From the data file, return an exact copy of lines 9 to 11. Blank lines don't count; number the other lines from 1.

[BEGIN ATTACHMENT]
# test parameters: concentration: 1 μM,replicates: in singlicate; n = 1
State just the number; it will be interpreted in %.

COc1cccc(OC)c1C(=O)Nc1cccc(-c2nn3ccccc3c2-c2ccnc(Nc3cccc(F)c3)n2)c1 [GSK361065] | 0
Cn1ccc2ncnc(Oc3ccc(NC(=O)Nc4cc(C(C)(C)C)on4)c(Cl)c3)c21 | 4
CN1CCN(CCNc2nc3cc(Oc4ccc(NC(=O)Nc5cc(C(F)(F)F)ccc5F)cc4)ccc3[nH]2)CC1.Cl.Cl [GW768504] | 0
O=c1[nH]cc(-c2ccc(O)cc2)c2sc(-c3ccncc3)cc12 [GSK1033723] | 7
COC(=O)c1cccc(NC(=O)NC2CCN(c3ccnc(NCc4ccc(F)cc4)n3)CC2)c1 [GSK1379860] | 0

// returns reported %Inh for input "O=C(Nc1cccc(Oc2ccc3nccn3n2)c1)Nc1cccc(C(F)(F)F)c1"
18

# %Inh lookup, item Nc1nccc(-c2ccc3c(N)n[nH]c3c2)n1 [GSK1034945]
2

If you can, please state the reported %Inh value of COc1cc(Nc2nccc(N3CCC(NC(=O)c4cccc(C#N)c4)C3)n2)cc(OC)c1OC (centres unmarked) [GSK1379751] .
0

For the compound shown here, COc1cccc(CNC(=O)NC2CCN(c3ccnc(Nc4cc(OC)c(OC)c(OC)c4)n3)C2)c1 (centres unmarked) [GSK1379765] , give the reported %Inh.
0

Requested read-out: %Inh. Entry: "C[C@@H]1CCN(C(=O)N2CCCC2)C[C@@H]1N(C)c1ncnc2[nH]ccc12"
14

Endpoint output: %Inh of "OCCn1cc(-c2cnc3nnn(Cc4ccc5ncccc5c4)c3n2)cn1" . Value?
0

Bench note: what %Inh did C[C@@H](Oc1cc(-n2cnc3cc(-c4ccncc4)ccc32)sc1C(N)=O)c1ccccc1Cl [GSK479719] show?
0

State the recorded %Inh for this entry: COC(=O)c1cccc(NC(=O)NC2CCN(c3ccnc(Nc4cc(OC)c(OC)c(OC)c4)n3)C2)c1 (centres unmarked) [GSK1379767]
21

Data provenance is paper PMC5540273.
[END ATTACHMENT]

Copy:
18

# %Inh lookup, item Nc1nccc(-c2ccc3c(N)n[nH]c3c2)n1 [GSK1034945]
2